Representative Karen May (D-58 District) introduced a bill on February 15, 2008 calling for a system of Advanced Renewable Tariffs like those used in Germany to spur development of solar and wind energy.
HB 5855, the Illinois Renewable Energy Sources Act, was introduced by Representative May into Illinois’ 95th General Assembly. The bill has been reported to the Rules Committee.
May’s bill, patterned after Germany’s successful Renewable Energy Sources Act, is the second such bill introduced into a state legislature in the United States. Representative Kathleen Law introduced HB 5218 into the Michigan House of Representatives September 17, 2007.
As in Michigan’s HB 5218, Representative May’s bill would create a full system of feed-in tariffs with prices for an array of renewable energy technologies. Currently, the only true feed-in tariff system in North America is the limited program offered in Ontario, Canada that pays $0.11 CAD/kWh for wind, hydro, and biomass, and $0.42/kWh for solar photovoltaic generation.
Several other jurisdictions are considering bills calling for Advanced Renewable Tariffs or simpler feed-in tariffs. Two feed-in tariff bills have introduced into the California State Assembly. AB 1920 amends California policy on net metering, and AB 1807 implements recommendations by the California Energy Commission for feed-in tariffs for projects less than 20 MW.
Representative David Bly is expected to introduce a comprehensive feed-in tariff proposal into the Minnesota House of Representatives sometime this month. When introduced, three Midwestern states (Michigan, Illinois, and Minnesota) will have feed-in tariff bills on their legislative calendars.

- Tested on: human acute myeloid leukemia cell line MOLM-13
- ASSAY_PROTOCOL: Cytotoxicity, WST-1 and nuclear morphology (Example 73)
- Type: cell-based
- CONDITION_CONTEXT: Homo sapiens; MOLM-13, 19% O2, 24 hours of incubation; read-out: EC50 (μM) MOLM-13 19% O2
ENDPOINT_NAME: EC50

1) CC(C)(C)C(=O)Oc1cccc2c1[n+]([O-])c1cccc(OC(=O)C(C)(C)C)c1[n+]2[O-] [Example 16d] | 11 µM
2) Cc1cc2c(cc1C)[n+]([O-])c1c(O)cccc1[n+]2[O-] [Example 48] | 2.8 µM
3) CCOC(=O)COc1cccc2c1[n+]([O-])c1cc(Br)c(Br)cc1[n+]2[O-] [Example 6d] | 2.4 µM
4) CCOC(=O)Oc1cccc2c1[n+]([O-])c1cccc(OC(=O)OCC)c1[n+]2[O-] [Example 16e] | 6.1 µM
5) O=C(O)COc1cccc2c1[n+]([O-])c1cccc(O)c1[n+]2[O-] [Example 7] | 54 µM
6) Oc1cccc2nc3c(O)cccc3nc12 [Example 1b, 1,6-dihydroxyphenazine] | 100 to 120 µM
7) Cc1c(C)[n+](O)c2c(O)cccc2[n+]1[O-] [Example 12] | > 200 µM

The tariffs proposed in HB 5855 are equivalent to those in Germany and match those proposed in Michigan.
- Hydro less than 500 kW: $0.10 USD/kWh
- Biogas less than 150 kW: $0.145 USD/kWh
- Geothermal less than 5 MW: $0.19 USD/kWh
- Wind: $0.105 USD/kWh
- Wind energy from small wind turbines: $0.25 USD/kWh
- Rooftop solar less than 30 kW: $0.65 USD/kWh
- Solar façade cladding less than 30 kW: $0.71 USD/kWh
HB 5855 also proposes wind tariffs differentiated by wind resource intensity as is used in France. These differentiated tariffs limit potentially excessive profit from commercial wind farms at windy sites while allowing profitable development in less windy areas. This is important in a state like Illinois where state farmers can profitably develop their own wind resources.
Before becoming law, the bill must pass both the House and Senate and must be signed by Governor Rod R. Blagojevich (D).